May 5, 2015
(COMMONDREAMS) More and more lawmakers joining opposition to corporate-friendly trade deal over lack of transparency
Support for the Trans-Pacific Partnership is dropping in response to the lack of transparency over the controversial deal. (Photo: Backbone Campaign/flickr/cc)
The back-room push for the corporate-friendly Trans-Pacific Partnership (TPP) trade pact may be backfiring on its supporters, as more and more lawmakers in U.S. Congress drop their interest in the deal over its extreme secrecy.
Only members of the House and Senate are currently allowed to view the text of the deal, and even they are forbidden from discussing what it contains. As a new report from Politico published Monday details, “If you’re a member who wants to read the text, you’ve got to go to a room in the basement of the Capitol Visitor Center and be handed it one section at a time, watched over as you read, and forced to hand over any notes you make before leaving.”
As for the public, a few unauthorized leaks of the text have previewed a deal that would “dramatically expand the power of corporations to use closed-door tribunals to challenge—and supersede—domestic laws, including environmental, labor, and public health, and other protections.”
The lack of transparency over the trade agenda has become a central argument for a growing number of opponents, who see the deal as a corporate power grab and “feel they are being treated with disrespect and condescension,” as Politico‘s Edward-Isaac Dovere explains.
Among those critics is Rep. Lloyd Doggett (D-Texas), who points out that “the cover sheets of the trade documents in that basement room are marked only ‘confidential document’ and note they’re able to be transmitted over unsecured email and fax—but for some reason are still restricted to members of Congress.”
“We know when we’re being suckered,” Rep. Alan Grayson (D-Florida) told Politico on Monday. “It’s not only condescending, it’s misleading.”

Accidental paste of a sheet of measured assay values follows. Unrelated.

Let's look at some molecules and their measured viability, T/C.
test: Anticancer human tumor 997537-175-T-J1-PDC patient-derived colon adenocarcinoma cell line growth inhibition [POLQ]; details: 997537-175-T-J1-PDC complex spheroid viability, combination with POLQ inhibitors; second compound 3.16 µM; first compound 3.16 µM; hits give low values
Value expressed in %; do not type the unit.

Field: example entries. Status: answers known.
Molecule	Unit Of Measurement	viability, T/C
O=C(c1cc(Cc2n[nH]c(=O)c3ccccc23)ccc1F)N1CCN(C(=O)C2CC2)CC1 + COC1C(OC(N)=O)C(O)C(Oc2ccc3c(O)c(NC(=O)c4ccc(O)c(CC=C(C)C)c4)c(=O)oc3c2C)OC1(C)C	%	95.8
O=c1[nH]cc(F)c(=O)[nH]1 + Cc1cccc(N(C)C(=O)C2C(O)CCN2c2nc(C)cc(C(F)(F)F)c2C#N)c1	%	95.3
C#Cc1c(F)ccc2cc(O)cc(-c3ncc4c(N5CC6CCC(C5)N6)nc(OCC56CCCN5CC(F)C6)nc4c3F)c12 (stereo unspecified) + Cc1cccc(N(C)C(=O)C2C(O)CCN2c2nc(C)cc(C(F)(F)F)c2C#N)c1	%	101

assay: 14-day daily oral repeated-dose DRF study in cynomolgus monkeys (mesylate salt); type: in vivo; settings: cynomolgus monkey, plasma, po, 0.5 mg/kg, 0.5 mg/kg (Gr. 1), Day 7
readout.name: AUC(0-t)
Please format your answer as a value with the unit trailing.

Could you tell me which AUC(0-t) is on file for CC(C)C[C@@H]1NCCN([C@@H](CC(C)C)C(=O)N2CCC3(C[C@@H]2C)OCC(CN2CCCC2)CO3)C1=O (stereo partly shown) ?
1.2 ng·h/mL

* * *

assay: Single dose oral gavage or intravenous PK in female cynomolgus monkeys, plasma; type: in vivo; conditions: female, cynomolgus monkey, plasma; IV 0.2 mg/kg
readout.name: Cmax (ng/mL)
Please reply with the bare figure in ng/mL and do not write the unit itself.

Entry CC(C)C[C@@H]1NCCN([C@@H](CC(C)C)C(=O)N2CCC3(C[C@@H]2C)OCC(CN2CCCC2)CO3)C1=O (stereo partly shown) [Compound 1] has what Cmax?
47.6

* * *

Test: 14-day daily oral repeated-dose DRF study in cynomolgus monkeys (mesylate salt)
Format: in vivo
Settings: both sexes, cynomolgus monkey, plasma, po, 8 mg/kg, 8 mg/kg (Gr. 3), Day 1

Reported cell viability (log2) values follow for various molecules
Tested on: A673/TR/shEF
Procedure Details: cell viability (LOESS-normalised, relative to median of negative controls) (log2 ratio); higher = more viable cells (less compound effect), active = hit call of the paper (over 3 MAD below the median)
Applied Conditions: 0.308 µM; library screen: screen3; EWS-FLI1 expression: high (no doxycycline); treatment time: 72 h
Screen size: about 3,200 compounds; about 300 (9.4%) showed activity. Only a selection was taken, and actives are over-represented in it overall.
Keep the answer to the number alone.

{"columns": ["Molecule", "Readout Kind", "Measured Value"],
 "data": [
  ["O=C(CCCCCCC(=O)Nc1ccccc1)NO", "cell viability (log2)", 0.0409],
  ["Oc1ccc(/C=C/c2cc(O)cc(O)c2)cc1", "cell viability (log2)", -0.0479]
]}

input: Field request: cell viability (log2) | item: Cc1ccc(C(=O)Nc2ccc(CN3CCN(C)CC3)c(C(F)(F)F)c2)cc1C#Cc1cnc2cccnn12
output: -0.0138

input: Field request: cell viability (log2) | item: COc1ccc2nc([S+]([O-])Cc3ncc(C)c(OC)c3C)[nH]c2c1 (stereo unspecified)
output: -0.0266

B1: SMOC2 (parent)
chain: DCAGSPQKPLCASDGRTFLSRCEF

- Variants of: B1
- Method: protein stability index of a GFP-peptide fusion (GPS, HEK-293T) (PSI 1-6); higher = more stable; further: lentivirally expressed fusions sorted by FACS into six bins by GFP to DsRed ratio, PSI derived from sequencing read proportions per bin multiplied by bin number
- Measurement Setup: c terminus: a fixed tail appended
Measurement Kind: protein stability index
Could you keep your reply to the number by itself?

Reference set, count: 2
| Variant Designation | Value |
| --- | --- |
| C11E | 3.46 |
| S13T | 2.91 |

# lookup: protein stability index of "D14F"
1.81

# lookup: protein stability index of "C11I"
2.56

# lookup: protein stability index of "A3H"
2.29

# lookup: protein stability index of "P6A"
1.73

One of the most vocal opponents of the TPP is Sen. Elizabeth Warren (D-Mass.), who, along with Sen. Sherrod Brown (D-OH), wrote a letter (pdf) to President Barack Obama last week demanding the public release of the deal’s full text.
“The American people should be allowed to weigh in on the facts of the TPP before Members of Congress are asked to voluntarily reduce our ability to amend, shape, or block any trade deal,” Warren and Brown wrote.
In March, Obama said TPP opponents were being “dishonest” in calling the agenda a “secret deal.” But, as Huffington Post senior political economy reporter Zach Carter wrote last week, the Warren-Brown letter suggests “that Obama’s trade transparency record is worse than that of former President George W. Bush. They note that Bush published the full negotiation texts of a major free trade deal with Latin America several months before Congress had to vote on giving the deal fast track benefits. The Obama administration has resisted calls to follow suit with TPP.”
Warren and Brown conclude their letter:
We understand that people may disagree about the risks and benefits associated with a massive trade deal. We respectfully suggest that characterizing the assessments of labor unions, journalists, Members of Congress, and others who disagree with your approach to transparency on trade issues as “dishonest” is both untrue and unlikely to serve the best interests of the American people.
TPP critics are laying at least part of the blame on U.S. Trade Representative Mike Froman, who is leading classified briefings on the pact with members of Congress. “The access to information is totally at the whim of Ambassador Froman,” Doggett told Politico. “The more people hear Ambassador Froman but feel they get less than candid and accurate answers, I think it loses votes for them.”
This article (Dirty Deal: Secrecy Over TPP Fuels Growing Opposition in Congress) originally appeared on Common Dreams and was used with permission. Tune in! The Anti-Media radio show airs Monday through Friday @ 11pm Eastern/8pm Pacific. Help us fix our typos: firstname.lastname@example.org.
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